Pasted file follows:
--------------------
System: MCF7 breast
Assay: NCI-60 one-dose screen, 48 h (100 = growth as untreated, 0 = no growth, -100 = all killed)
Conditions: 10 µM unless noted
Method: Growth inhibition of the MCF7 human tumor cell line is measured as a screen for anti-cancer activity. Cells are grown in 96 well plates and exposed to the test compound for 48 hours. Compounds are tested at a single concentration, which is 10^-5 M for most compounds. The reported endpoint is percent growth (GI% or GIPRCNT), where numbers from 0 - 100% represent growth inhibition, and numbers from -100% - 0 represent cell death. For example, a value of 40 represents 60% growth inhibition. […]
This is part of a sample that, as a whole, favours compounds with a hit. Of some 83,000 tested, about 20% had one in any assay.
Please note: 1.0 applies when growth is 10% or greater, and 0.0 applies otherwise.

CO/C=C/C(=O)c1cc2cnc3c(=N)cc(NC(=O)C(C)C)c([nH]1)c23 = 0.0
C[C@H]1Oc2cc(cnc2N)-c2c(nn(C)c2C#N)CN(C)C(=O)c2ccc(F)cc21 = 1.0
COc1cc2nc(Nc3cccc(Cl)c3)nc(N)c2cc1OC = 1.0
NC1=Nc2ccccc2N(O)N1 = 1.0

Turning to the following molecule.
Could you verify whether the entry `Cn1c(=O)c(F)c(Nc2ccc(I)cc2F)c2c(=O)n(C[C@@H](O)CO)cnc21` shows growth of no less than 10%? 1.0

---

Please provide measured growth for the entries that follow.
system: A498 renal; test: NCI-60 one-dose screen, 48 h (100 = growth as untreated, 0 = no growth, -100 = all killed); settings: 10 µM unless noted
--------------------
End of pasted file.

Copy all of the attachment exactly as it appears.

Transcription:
System: MCF7 breast
Assay: NCI-60 one-dose screen, 48 h (100 = growth as untreated, 0 = no growth, -100 = all killed)
Conditions: 10 µM unless noted
Method: Growth inhibition of the MCF7 human tumor cell line is measured as a screen for anti-cancer activity. Cells are grown in 96 well plates and exposed to the test compound for 48 hours. Compounds are tested at a single concentration, which is 10^-5 M for most compounds. The reported endpoint is percent growth (GI% or GIPRCNT), where numbers from 0 - 100% represent growth inhibition, and numbers from -100% - 0 represent cell death. For example, a value of 40 represents 60% growth inhibition. […]
This is part of a sample that, as a whole, favours compounds with a hit. Of some 83,000 tested, about 20% had one in any assay.
Please note: 1.0 applies when growth is 10% or greater, and 0.0 applies otherwise.

CO/C=C/C(=O)c1cc2cnc3c(=N)cc(NC(=O)C(C)C)c([nH]1)c23 = 0.0
C[C@H]1Oc2cc(cnc2N)-c2c(nn(C)c2C#N)CN(C)C(=O)c2ccc(F)cc21 = 1.0
COc1cc2nc(Nc3cccc(Cl)c3)nc(N)c2cc1OC = 1.0
NC1=Nc2ccccc2N(O)N1 = 1.0

Turning to the following molecule.
Could you verify whether the entry `Cn1c(=O)c(F)c(Nc2ccc(I)cc2F)c2c(=O)n(C[C@@H](O)CO)cnc21` shows growth of no less than 10%? 1.0

---

Please provide measured growth for the entries that follow.
system: A498 renal; test: NCI-60 one-dose screen, 48 h (100 = growth as untreated, 0 = no growth, -100 = all killed); settings: 10 µM unless noted